New research identifies opportunities that could boost critical materials supply, ensuring the demand for the material can be met in the future.
Oakdene Hollins released the report, A Sudy into the Feasibility of Protecting and Recovering Critical Raw Materials through Infrastructure Development in the South East of England. It found that although technology is available for recycling almost all the critical materials, the availability of them does not enable material recovery and, in some cases, hindered recovery.
Therefore, it has identified 10 opportunities which have a high potential to recover critical materials. These include:
· Aerospace: re-using landing gear and super-alloys in engines
· Hard disk drives: remove and recycle rare earth magnets
· Batteries: improve collections of portable Li-ion batteries to allow recovery of the cobalt and graphite content
· Flat screens: separate from general waste electronic and electrical equipment with pilot technologies for the medium term to recover the indium content
· Aluminium beverage cans: improve on-the-go collection to recycle magnesium.
Of the 14 critical metals, it was found that half – antimony, cobalt, indium, magnesium, platinum group metals, rare earth elements and tungsten – have a large potential for being recycled to reduce the demand for raw materials. But for the rest – beryllium, fluorspar, gallium, germanium, graphite, niobium and tantalum – it is unlikely that recovery and recycling will reduce demand for primary production.
The project was funded by the European Pathway to Zero Waste, the UK Environment Agency and the EU Life programme.
Oakdene Hollins project leader Adrian Chapman said: “We found that a good proportion of seven materials, including indium, tungsten and the rare earths, can be recycled. But growing demand forecast for their use in electric vehicles, wind turbines and solar photovoltaics means that only a portion of world supply can be met by recycling. This will help to ease pressure on primary production. However, for seven of the materials we analysed, recovery options are limited because the elements are either consumed during industrial processes or have highly dispersive uses.”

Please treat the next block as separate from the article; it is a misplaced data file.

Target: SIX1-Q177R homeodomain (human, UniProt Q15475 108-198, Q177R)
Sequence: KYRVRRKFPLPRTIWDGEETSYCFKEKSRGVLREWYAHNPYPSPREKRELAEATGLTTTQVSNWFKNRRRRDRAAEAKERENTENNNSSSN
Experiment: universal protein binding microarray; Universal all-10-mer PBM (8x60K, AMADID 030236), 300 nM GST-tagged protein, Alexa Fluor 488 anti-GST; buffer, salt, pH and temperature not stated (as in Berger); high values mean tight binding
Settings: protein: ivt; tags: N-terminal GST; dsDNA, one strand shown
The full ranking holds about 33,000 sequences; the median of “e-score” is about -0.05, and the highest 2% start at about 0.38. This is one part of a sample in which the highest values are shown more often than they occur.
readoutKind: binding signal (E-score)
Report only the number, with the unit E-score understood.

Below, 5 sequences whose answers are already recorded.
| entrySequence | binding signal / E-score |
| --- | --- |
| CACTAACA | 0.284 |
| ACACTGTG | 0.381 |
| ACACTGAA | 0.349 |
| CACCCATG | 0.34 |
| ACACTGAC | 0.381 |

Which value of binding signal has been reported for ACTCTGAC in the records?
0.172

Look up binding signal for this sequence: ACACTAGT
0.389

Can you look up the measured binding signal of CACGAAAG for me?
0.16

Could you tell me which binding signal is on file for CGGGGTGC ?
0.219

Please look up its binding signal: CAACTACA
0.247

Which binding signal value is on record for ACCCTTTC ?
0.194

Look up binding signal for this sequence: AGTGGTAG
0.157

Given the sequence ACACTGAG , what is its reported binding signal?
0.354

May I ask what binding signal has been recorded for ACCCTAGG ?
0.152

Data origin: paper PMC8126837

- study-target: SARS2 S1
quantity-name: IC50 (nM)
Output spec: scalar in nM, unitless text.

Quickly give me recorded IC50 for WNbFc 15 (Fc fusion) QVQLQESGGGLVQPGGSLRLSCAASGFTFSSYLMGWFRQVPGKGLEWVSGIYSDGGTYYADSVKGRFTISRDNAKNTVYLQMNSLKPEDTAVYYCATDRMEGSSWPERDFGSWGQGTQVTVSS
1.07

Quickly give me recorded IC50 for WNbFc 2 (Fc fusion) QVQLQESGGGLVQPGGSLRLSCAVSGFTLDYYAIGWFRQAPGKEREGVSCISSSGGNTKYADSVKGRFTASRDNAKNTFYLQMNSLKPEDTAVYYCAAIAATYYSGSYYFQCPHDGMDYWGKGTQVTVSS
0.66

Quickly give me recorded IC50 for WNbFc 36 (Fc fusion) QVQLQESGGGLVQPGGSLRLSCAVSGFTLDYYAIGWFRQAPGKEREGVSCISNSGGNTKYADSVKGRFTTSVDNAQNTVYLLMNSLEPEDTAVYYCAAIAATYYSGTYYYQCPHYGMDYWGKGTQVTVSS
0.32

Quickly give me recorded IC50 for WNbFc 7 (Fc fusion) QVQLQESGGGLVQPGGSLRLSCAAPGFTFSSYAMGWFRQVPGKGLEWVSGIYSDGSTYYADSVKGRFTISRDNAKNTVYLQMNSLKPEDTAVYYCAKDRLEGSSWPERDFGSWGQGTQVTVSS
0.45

Tracking the supply chain of the materials, the research found that unrecovered critical materials typically get lost by ending up in waste slags, landfill or incineration when it enters European processing. In addition, many end-of-life products containing these metals end up outside the EU, excluded from the waste stream.
Oakdene Hollins found infrastructure in the south-east of England was focused mainly on collection, sorting and processing but materials were sent out of the region after that.
It has therefore recommended the installation of more sophisticated WEEE facilities and improved on-the-go recycling facilities for post-consumer waste. For post-industrial waste, the report recommends the implementation of more collection schemes, building facilities to recovery aerospace components and develop dismantling and recovery of wind turbines.
Overall recommendations for the UK and EU also include linking agents with the supply chain, design for disassembly and more sophisticated waste recovery targets.